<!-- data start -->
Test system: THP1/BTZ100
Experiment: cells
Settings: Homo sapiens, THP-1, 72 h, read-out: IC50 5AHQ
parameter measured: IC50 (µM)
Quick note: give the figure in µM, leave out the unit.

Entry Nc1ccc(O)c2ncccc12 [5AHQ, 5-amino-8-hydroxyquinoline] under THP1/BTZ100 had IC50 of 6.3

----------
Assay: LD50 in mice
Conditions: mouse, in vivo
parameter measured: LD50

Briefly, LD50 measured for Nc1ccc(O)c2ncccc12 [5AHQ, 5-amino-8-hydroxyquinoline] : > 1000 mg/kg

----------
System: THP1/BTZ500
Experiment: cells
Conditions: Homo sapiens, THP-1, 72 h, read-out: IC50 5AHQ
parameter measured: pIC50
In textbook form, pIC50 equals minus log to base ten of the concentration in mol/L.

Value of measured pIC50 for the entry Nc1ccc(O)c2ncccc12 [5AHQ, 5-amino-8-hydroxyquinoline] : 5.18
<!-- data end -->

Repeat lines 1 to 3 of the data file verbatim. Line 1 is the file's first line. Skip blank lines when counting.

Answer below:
Test system: THP1/BTZ100
Experiment: cells
Settings: Homo sapiens, THP-1, 72 h, read-out: IC50 5AHQ